an account due to concerns over the origin of his funds. Yet the German knew
Low was front and center at 1MDB, even though he played a strange behind-the-
scenes role, including hosting meetings at locations such as Clinique La Prairie
rather than the 1MDB fund’s offices in Kuala Lumpur. Leissner would have to
find a way to navigate these issues and keep Goldman involved in the fund’s

So far, Low had diverted most of the money meant for the 1MDB-PetroSaudi
joint venture. He’d paid off the family of Najib Razak with real estate and
promises of funding for Red Granite. The prime minister would soon start
receiving hundreds of millions of dollars in political funds. Mahony and Obaid,
as well as Prince Turki, also had received their cuts. But some of the 1MDB
money did eventually go to buy two aging oil-drill ships, which the joint venture
leased to Venezuela’s state oil company. This business wasn’t going to generate
enough profits to fill the hole of the diverted funds, and so the principals sought
out a bigger investment.

Patrick Mahony, the investment director of PetroSaudi, also was visiting Low
in the clinic. In the Malaysian’s private room, Mahony discussed with Leissner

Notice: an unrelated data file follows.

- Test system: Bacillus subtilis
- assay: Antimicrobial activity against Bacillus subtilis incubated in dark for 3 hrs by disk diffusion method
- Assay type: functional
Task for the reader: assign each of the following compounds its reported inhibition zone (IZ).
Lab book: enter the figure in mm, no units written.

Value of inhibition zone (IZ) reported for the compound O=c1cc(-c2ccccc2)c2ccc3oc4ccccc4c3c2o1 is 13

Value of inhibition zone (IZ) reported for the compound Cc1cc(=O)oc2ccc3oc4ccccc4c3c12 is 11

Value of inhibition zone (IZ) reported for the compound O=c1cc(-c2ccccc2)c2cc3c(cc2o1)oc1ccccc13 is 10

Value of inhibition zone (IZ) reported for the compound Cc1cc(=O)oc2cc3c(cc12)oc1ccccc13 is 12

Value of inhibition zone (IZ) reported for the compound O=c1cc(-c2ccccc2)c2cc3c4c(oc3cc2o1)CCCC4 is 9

and Low the possibility of investing in a U.S. oil refinery. To do so, however,
would require another infusion of cash into the fund. Mahony wanted Low to get
Najib to agree for 1MDB to invest even more state money into the joint venture.
Leissner suggested bringing TPG, a large California-based private-equity firm,
into the deal. The head of TPG in Asia, Tim Dattels, was a former Goldman
banker and close friend of Leissner.

The refinery acquisition did not happen, and neither did the TPG investment,
but Low and Mahony continued to strategize about other possible deals. Even in
the absence of a firm plan for their next moves, Low persuaded Najib to invest
more money in the joint venture, arguing it was necessary to keep Prince Turki
happy and ensure friendly ties with Saudi Arabia. Evidently pleased with the
benefits his family derived from 1MDB, the prime minister gave the green light

to send even more government cash to the PetroSaudi joint venture.
In 1MDB documents pertaining to the new lending, Najib argued it was valid

“in consideration of the government relationship between the Kingdom of Saudi